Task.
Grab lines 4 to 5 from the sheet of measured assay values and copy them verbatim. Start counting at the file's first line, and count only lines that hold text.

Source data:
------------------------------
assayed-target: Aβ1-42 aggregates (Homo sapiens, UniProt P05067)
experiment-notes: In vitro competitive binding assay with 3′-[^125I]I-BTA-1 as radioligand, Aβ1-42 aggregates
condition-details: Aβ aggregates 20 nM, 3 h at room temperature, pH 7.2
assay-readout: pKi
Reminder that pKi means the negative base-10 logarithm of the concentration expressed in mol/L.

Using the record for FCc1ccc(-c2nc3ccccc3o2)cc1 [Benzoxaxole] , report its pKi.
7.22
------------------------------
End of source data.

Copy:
assay-readout: pKi
Reminder that pKi means the negative base-10 logarithm of the concentration expressed in mol/L.